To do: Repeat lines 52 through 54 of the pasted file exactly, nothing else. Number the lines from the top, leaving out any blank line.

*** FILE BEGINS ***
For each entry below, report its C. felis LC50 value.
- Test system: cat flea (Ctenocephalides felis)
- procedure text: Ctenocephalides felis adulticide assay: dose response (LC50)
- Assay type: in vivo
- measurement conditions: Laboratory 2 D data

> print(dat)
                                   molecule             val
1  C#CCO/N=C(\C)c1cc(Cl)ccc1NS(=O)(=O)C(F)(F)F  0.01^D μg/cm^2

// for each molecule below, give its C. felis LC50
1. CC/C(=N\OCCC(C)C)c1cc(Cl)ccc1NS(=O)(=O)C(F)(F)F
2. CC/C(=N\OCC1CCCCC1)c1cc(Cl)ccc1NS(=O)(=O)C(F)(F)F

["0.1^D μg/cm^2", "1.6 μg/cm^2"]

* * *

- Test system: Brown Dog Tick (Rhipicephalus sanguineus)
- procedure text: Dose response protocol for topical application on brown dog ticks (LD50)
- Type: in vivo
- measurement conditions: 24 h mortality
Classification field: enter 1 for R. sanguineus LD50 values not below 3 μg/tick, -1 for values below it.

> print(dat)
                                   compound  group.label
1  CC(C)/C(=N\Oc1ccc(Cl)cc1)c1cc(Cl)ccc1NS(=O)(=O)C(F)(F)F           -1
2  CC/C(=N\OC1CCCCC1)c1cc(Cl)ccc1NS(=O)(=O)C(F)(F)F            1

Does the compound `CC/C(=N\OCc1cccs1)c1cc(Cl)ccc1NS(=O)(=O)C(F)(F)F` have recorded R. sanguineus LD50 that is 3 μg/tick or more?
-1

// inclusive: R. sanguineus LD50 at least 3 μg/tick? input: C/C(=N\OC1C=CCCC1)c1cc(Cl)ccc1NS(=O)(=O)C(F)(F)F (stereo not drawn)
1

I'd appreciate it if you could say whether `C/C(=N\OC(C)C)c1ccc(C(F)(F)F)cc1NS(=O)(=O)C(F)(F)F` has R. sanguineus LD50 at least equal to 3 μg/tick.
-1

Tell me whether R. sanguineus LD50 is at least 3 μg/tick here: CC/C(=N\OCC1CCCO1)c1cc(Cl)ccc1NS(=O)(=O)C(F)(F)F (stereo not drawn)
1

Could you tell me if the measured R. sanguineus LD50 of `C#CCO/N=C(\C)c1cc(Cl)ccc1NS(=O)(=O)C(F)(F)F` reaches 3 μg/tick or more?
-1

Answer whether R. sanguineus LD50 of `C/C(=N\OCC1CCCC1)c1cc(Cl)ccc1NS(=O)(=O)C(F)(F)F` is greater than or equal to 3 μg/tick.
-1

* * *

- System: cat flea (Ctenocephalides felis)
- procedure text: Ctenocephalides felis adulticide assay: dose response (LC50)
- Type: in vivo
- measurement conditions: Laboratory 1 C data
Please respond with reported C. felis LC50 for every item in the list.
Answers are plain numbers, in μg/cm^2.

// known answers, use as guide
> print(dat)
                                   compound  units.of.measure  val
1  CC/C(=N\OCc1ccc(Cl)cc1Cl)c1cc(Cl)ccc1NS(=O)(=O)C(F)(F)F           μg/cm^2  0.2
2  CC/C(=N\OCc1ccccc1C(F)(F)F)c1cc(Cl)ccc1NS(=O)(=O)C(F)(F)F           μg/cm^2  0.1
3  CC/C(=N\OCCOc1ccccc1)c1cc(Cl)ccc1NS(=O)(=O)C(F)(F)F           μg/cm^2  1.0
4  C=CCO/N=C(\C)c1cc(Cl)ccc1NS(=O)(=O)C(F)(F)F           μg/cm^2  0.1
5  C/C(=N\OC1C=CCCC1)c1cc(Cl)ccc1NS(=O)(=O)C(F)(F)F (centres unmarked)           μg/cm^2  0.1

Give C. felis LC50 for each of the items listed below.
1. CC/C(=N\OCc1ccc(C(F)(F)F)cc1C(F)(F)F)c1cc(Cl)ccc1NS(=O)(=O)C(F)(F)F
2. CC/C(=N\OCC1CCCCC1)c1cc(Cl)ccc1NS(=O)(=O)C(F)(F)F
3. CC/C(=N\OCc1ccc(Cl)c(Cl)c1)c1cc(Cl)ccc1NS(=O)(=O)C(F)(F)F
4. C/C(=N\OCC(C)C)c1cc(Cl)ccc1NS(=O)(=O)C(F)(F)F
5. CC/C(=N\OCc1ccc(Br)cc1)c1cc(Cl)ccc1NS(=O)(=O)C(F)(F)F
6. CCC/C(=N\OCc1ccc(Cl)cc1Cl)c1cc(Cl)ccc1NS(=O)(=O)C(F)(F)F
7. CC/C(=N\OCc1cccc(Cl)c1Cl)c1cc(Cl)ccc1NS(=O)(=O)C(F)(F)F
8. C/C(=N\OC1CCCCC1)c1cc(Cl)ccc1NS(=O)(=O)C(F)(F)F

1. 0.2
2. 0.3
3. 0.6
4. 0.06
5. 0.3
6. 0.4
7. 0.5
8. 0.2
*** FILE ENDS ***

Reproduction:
2. CC/C(=N\OCC1CCCCC1)c1cc(Cl)ccc1NS(=O)(=O)C(F)(F)F
3. CC/C(=N\OCc1ccc(Cl)c(Cl)c1)c1cc(Cl)ccc1NS(=O)(=O)C(F)(F)F
4. C/C(=N\OCC(C)C)c1cc(Cl)ccc1NS(=O)(=O)C(F)(F)F